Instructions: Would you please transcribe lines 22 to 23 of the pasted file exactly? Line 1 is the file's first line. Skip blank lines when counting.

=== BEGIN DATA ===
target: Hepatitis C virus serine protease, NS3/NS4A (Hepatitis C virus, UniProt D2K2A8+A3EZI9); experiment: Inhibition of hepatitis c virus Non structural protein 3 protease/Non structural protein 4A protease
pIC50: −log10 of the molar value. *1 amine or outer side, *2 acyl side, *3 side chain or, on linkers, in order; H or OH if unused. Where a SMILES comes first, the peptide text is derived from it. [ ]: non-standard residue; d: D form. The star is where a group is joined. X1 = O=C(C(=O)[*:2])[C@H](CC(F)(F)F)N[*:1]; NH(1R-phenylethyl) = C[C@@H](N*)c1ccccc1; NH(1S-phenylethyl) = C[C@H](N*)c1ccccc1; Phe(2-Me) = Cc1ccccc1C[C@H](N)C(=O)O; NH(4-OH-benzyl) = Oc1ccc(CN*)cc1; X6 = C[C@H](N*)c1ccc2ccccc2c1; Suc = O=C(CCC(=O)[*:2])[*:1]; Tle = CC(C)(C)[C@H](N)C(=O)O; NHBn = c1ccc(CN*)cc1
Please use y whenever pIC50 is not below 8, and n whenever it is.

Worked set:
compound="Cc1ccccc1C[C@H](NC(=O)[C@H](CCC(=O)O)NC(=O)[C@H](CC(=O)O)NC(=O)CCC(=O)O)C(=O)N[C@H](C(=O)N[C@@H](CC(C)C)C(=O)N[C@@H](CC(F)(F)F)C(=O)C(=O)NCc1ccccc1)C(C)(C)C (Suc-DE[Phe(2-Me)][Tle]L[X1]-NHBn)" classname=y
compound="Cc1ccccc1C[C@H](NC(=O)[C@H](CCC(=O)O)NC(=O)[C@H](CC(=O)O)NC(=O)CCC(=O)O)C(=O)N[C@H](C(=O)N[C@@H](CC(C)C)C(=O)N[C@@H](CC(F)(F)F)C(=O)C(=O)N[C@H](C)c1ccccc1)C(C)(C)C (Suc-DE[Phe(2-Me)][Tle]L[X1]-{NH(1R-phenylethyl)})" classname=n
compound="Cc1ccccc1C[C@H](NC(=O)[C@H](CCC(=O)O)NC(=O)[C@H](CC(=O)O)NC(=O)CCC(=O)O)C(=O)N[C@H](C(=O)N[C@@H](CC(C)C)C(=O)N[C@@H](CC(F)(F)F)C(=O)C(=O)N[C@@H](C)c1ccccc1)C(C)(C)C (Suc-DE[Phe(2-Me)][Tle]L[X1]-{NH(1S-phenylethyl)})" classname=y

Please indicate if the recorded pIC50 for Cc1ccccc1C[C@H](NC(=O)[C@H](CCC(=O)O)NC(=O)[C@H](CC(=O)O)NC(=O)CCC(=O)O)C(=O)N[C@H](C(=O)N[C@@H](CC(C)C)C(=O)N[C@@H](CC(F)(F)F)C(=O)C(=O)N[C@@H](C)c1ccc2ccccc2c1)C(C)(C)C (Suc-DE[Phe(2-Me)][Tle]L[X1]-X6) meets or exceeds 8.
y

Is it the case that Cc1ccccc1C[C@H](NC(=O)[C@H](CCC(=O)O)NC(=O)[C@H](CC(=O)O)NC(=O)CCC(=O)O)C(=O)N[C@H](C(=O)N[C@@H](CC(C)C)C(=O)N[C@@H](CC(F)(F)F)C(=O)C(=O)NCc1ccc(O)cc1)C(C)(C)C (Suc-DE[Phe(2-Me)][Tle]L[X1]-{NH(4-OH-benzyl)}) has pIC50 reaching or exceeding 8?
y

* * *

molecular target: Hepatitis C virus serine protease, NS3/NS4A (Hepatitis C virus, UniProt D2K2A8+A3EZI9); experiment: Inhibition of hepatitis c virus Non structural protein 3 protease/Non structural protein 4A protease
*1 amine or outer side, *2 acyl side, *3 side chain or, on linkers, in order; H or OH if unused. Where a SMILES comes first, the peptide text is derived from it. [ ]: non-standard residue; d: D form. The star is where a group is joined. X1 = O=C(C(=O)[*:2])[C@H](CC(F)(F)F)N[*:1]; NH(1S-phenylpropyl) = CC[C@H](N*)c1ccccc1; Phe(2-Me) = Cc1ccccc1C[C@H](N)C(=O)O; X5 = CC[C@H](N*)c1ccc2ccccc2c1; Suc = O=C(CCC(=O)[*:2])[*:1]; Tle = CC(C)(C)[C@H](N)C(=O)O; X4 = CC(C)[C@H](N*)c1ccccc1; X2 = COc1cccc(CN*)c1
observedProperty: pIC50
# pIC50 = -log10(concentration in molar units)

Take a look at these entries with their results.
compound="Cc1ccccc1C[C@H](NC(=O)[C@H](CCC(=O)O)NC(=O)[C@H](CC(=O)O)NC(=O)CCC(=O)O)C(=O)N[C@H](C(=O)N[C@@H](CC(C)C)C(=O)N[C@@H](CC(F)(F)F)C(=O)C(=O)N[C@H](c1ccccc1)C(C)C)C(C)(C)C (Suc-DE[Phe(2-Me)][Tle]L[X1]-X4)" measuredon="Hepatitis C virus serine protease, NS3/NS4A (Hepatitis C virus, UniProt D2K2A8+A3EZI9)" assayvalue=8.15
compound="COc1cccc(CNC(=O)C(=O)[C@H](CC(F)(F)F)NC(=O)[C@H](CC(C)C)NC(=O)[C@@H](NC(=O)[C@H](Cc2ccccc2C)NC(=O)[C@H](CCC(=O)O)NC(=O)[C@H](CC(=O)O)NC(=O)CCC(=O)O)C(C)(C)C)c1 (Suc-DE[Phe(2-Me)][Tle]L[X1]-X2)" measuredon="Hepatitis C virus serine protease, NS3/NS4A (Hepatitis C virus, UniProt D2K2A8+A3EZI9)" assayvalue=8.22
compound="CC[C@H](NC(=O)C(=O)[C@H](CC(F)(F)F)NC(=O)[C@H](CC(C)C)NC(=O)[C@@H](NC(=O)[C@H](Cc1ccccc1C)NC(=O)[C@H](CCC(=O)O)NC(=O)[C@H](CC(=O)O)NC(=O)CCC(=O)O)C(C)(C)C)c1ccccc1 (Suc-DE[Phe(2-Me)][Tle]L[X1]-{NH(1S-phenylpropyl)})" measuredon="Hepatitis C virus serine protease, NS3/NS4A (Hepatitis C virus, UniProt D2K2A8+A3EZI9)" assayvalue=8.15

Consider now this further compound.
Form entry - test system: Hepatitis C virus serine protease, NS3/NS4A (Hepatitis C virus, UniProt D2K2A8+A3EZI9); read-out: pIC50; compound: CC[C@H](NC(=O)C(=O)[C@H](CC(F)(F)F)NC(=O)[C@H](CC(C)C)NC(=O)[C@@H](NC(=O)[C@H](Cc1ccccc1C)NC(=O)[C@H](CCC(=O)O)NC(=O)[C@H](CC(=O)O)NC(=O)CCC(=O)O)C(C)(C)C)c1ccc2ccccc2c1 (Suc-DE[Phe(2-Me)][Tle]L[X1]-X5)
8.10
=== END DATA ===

Form entry - test system: Hepatitis C virus serine protease, NS3/NS4A (Hepatitis C virus, UniProt D2K2A8+A3EZI9); read-out: pIC50; compound: CC[C@H](NC(=O)C(=O)[C@H](CC(F)(F)F)NC(=O)[C@H](CC(C)C)NC(=O)[C@@H](NC(=O)[C@H](Cc1ccccc1C)NC(=O)[C@H](CCC(=O)O)NC(=O)[C@H](CC(=O)O)NC(=O)CCC(=O)O)C(C)(C)C)c1ccc2ccccc2c1 (Suc-DE[Phe(2-Me)][Tle]L[X1]-X5)
8.10